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Giving the QX60 motivation is Nissan’s ubiquitous, 3.5-liter V-6. It’s an aluminum-block construction with aluminum heads that carry four valves per cylinder. Port injection delivers the fuel and variable intake valve timing tires to make the most of the premium fuel. In this application, the V-6 puts out 265 horsepower at 6,600 rpm and 248 pound-feet of torque at 4,400 revs. The transversely mounted engine is mated to Nissan’s other omnipresent part, the CVT transmission.

The V-6 and CVT pair work well together, and the CVT doesn’t call attention to itself. Acceleration off the line is a bit sluggish, and engine drone becomes noticeable under hard throttle. Just waltzing around is an uneventful experience — a good thing for a luxury crossover.

My tester came equipped with the available all-wheel-drive system. Though I didn’t take it off-road or up snowy inclines (hard to find in Florida in September), but the weather did throw some torrential downpours my way. Standing water along smoothly paved roads proved no challenge for the AWD system, as I didn’t feel one tire slip, even when purposefully trying to do so.

Of course, the AWD did prove to have its downfall. The added mass and driveline complexity surely didn’t help my underwhelming fuel economy. The QX60 holds an EPA rating of 19 mpg city, 25 mpg highway, and 21 mpg combined. My average over the week of mixed driving totaled 18.9 mpg. Admittedly, I didn’t find myself using Eco mode much as it seemed to neuter the driving experience too much.


2014 Infiniti QX60 - Driven Emblems and Logo Exterior
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Like I mentioned before the jump, my QX60 tester came nearly fully loaded. Its base price stickers at $42,950, but with more than $14,000 worth of options, its total MSRP sits at $57,240. The $995 destination fee is included in that.

The options included were the chrome roof rails ($490); the Technology Package that includes all the active and passive safety features ($2,800); the Theater Package that includes the twin seven-inch monitors with wireless headphones ($1,700); the Deluxe Touring Package that includes the 20-inch wheels, Bose sound system, advanced climate control, heated second-row seats, power up-folding third row seats, the secondary moonroof, and the maple interior accents ($3,450); the Illuminated Kickplates ($305); the Premium Package that includes memory front seats, heated steering wheel, and the intelligent key with remote start ($1,550); and lastly the Premium Plus Package which includes the eight-inch infotainment system with Infiniti Connection, and rain-sensing windshield wipers, among other things ($3,000).


2015 Acura MDX

2014 - 2016 Acura MDX High Resolution Exterior
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The MDX is a pretty evenly stacked competitor for the QX60. Three rows fit seven passengers; a 3.5-liter V-6 sends power to all four wheels; technology abounds over every inch; and both share a sticker price around the upper $50k mark.

The MDX is refreshed for 2015, gaining that new V-6 (verses the older 3.7-liter) and a new design style. The refreshed cabin features improved ergonomics Entry and exit to the third row is now easier, thanks to a redesigned rear suspension system that removes interior obstacles. Gas mileage is roughly the same as the QX60, listed at 18 mpg city, 27 mpg highway, and 21 mpg combined.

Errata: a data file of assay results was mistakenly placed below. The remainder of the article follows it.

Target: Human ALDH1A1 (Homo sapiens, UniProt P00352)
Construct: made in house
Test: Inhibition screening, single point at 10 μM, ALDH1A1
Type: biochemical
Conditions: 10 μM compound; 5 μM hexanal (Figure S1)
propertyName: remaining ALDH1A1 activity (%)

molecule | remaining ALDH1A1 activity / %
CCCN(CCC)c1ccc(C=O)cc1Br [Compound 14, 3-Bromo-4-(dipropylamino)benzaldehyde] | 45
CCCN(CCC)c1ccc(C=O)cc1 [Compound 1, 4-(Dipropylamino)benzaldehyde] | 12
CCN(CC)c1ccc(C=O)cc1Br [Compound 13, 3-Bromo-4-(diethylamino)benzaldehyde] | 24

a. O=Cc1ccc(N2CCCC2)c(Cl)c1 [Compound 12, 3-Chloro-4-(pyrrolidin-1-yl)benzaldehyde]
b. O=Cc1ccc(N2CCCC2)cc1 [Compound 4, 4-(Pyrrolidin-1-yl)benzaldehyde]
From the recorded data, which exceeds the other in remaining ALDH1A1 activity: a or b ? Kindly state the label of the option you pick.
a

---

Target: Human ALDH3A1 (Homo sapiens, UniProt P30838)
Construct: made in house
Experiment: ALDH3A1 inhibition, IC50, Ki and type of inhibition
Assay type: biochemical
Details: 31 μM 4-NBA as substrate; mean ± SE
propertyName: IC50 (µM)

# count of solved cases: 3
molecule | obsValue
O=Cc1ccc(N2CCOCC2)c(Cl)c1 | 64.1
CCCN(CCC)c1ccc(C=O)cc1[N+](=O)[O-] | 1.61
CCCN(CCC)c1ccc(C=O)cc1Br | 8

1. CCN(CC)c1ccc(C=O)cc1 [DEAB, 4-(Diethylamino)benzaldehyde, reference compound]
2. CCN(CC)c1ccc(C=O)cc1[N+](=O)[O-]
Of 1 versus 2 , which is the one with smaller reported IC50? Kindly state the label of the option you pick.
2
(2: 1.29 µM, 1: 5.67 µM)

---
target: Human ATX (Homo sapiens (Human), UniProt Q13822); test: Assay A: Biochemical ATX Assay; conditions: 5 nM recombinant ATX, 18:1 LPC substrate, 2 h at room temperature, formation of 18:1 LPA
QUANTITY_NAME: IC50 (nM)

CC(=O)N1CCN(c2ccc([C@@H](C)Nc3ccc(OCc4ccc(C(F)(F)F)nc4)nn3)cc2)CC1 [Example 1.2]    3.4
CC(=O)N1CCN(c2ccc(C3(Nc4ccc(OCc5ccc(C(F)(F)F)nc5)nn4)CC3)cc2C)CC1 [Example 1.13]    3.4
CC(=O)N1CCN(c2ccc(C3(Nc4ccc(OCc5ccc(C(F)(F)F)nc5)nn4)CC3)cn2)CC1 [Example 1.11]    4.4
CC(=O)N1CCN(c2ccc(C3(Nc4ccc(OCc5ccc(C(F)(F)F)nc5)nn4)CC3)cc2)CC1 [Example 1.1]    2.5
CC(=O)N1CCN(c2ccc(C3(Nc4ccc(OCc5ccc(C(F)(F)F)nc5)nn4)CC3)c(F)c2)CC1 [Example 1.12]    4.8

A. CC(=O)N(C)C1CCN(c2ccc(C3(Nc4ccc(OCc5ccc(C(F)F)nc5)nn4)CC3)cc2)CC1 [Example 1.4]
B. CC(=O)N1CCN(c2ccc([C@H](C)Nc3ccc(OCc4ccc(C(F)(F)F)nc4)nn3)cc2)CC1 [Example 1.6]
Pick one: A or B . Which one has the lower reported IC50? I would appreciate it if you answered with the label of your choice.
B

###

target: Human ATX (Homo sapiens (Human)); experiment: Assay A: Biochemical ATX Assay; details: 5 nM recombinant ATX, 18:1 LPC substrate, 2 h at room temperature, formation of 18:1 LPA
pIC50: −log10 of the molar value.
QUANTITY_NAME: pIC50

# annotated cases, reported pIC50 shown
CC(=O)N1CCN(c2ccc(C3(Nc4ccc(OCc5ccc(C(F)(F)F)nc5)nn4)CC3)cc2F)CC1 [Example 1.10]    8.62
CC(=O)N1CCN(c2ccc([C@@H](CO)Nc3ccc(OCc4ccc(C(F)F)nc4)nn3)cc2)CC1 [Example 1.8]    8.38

Pricing for the MDX starts at $42,290 and rises to $56,505.

2015 Mercedes-Benz GL-Class

2013 Mercedes GL-Class High Resolution Exterior
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If you’re working with a larger budget, the Mercedes GL-Class falls within the same vehicle category. Seven passengers fit within three rows of seats while a V-6 drives all four wheels. Unlike the QX60 and MDX, the Benz’s V-6 comes with twin-turbochargers helping produce 362 horsepower. A 3.0-liter turbodiesel, a 4.7-liter V-8, and a 5.5-liter V-8 are also available. All of the engines are backed by a seven-speed automatic transmission.

Fuel consumption for the twin-turbo V-6 comes in at 14 mpg city and 19 mpg highway. Power does come at a price.

Speaking of price, the Mercedes commands a premium over the others listed here. The starting price is $63,600 and runs up to $119,450 for the 5.5-liter V-8 monster.


2014 Infiniti QX60 - Driven High Resolution Exterior
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Sure, I’ve got my quibbles with a few details of the QX60, but overall my impression of the crossover is skewed very positive. With plenty of room for seven passengers and a seating configuration that adjusts well to changes, the Infiniti proved to be a great people hauler. Its never-ending list of optional extras makes it a great toy for technophiles, not to mention those who value active and passive safety systems.

While the V-6 proved to be thirsty, it did motivate the QX60 with reasonable swiftness. The CVT kept things smooth, but was able to act rather sporty when asked to.

All that works in the QX60’s favor as being a strong pick for a premium family hauler. Though the segment is full of competitors, the Infiniti separates itself pretty well.

  • Leave it
    • CVT can act sluggish
    • Thirst for premium fuel
    • Some cheap interior bits
Mark McNabb
Mark McNabb was a contributor at TopSpeed from 2013 to 2018. Growing up, Mark always had a mind for tinkering on random items throughout his home and dad’s garage, including a 1953 Ford Mainline and 1971 Corvette Stingray.  Read full bio